That is a pretty long time and I am sure you are getting impatient to know the results. But such a long wait is not necessarily a "bad omen." I just had a DACA approved for a client that took almost a year to process, so it is not unheard of to have to wait this long. I would suggest you follow up with an infopass appointment at USCIS handling your case to inquire in person. Alternatively - or if this does not bring about any results - you should consider having an immigration attorney look into the matter on your behalf. Good luck!
This advice does not form an attorney-client relationship and is merely informative. It should not by itself be relied upon to address a legal concern.
Here is a recent post from the American Immigration Lawyers Association (AILA):
The NSC Liaison Committee asked AILA members for examples of DACA cases pending more than six months. In response to the committee’s call for examples, AILA received over 400 case examples, including over 100 cases that have been pending for more than a year.
The vast majority of the examples AILA received are at the Nebraska Service Center (NSC): 283 have LIN (Nebraska) receipt numbers, and 120 have EAC (Vermont) receipt numbers. Most DACA cases at VSC were transferred to NSC in an August workload transfer. (AILA Doc. No. 13080850.) Only 12 case examples have an SRC (Texas) receipt number, and only 23 have a WAC (California) receipt number.
In over half of the 400 cases shared with AILA, the survey respondents indicated that they were not aware of any unusual circumstances that would explain the slow processing time. Many of the remaining long-pending cases involved one or more of the following circumstances:
The requestor had a criminal history -- numerous cases involved drinking and driving related incidents, juvenile adjudications, gang issues, and drug and theft offenses;
The requestor attended an online school or was homeschooled;
The requestor had previously been in removal proceedings or was in removal proceedings at the time of the DACA request;
The requestor had a petition or an application for other relief pending;
The requestor departed the United States for a considerable period of time either during or prior to the continuous residence period;
The requestor provided what the attorney considered to be a small amount of evidence to support either continuous residence during the relevant period or physical presence on June 15, 2012;
If you have a long-pending DACA case, check to see whether it may fall into one of the above categories. While not always true, these factors may lead to longer processing times. These findings are preliminary, and may not reflect USCIS policy decisions or adjudication trends.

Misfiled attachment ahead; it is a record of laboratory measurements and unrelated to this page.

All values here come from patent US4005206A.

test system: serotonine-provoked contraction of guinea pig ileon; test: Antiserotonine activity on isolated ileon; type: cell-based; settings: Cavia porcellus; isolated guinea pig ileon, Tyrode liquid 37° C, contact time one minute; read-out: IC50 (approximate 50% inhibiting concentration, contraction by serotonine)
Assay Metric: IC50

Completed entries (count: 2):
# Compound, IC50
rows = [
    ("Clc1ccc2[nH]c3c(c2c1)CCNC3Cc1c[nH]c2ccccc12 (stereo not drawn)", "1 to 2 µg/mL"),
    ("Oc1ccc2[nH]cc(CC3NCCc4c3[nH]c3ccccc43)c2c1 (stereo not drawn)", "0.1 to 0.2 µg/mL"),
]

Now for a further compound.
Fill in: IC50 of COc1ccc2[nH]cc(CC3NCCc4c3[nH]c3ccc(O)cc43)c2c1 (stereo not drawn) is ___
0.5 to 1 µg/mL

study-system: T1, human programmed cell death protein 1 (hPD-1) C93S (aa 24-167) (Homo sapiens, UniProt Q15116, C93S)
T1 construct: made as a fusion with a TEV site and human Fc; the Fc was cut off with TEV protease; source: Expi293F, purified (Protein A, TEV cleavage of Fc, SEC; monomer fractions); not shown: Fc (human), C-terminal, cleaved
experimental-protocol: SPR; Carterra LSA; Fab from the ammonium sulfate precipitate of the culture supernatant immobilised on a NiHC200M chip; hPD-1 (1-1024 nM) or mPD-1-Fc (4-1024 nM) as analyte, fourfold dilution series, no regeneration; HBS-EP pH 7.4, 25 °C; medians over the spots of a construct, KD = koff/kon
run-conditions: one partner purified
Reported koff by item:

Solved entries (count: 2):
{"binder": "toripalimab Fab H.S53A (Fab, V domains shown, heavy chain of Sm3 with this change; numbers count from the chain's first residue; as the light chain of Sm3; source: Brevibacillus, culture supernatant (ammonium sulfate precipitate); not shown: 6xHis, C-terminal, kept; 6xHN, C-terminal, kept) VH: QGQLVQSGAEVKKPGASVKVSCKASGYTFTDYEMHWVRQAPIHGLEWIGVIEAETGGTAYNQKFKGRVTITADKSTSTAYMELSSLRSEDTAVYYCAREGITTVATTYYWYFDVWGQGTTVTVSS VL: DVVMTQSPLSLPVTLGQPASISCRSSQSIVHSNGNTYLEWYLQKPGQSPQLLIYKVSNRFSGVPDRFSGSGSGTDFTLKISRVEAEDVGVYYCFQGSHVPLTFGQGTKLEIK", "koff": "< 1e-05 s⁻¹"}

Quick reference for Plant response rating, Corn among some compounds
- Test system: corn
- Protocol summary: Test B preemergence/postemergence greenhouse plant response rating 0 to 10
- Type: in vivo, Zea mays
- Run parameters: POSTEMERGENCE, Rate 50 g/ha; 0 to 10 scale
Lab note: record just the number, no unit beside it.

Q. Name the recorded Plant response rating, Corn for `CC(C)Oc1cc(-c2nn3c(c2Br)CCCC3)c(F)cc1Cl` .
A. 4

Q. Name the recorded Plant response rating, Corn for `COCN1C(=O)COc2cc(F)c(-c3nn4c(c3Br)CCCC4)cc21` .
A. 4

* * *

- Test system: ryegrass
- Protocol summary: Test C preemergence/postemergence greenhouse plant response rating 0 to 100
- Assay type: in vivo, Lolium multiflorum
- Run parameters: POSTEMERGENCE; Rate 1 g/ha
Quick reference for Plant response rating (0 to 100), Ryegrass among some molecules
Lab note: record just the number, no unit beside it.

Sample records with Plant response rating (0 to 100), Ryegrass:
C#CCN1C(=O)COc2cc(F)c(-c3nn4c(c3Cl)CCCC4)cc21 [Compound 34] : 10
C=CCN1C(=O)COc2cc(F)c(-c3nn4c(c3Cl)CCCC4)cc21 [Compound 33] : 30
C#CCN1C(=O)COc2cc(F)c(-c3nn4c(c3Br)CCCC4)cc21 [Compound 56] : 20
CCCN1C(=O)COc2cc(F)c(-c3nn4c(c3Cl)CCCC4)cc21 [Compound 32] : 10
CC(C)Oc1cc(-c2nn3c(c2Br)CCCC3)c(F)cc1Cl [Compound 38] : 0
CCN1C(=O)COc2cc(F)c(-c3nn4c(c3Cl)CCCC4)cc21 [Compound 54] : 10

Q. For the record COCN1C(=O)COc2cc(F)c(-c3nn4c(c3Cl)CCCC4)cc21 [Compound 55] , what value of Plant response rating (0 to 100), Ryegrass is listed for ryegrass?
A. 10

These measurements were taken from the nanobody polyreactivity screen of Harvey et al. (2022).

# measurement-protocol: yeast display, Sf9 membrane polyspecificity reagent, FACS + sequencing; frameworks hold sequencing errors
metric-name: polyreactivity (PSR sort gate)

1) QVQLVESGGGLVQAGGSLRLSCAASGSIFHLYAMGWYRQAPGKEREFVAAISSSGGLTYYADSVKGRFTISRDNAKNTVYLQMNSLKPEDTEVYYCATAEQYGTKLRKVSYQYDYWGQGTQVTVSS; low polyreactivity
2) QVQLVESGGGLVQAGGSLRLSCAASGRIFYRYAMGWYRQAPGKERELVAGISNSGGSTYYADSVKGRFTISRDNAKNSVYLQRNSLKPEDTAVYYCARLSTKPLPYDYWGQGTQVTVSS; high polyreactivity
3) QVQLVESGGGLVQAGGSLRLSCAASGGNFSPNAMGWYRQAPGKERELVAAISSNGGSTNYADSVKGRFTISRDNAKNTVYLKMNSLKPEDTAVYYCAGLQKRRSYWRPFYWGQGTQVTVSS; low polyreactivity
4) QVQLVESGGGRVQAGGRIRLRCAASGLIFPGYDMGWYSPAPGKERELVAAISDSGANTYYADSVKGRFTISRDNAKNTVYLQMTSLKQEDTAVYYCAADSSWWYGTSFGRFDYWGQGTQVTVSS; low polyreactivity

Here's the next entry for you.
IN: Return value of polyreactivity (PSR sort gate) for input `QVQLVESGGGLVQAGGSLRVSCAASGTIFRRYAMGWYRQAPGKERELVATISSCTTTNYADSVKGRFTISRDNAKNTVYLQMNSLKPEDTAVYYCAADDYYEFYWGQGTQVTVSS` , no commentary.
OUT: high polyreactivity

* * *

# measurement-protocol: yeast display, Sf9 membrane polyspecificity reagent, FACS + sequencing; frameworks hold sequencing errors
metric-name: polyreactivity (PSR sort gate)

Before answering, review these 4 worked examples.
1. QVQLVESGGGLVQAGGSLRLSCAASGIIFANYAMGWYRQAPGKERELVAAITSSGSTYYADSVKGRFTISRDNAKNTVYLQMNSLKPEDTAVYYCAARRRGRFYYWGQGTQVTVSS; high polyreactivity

Talk to a lawyer.
NOTE: If you are low income go here: www.justice.gov/eoir/probono/states.htm or http://www.immigrationlawhelp.org/
PROFESSOR OF IMMIGRATION LAW for over 10 years -- This blog posting is offered for informational purposes only. It does not constitute an attorney-client relationship. Also, keep in mind that this is an INTERNET BLOG. You should not rely on anything you read here to make decisions which impact on your life. Meet with an attorney, via Skype, or in person, to obtain competent personal and professional guidance.
Do an Inforpass, as the USCIS has become notoriously cumbersome to process basic procedural things efficiently. I know of the cases when people requested three biometrics within one year with the same result.
DISCLAIMER The answer given above by the lawyer serves for educational purposes only and provides general information and a basic understanding of the applicable law. Take notice that the answer above does not create an attorney-client relationship as this website is not intended to provide anyone a specific legal advice. Anyone using the site expressly consents that there is no attorney client privilege between any person and any attorney responding. Further take notice that the site should not be used as a crude substitute for any professional and competent legal advice by a licensed professional attorney in the applicable jurisdiction. The attorney above attempted to provide competent professional opinion, however, the law and its applications may change frequently and vary greatly from other U.S. jurisdictions and locales. Therefore, any information and opinions stated above are general in nature, and may not apply to specific factual or legal circumstances related to one's current legal issues. Contact an experienced lawyer admitted to practice in your State under an attorney-client privilege to further receive a comprehensive legal before making an educated decision about your particular legal issue. Respectfully, Attorney Alexander Ivakhnenko, Chicago, Illinois 773-562-8602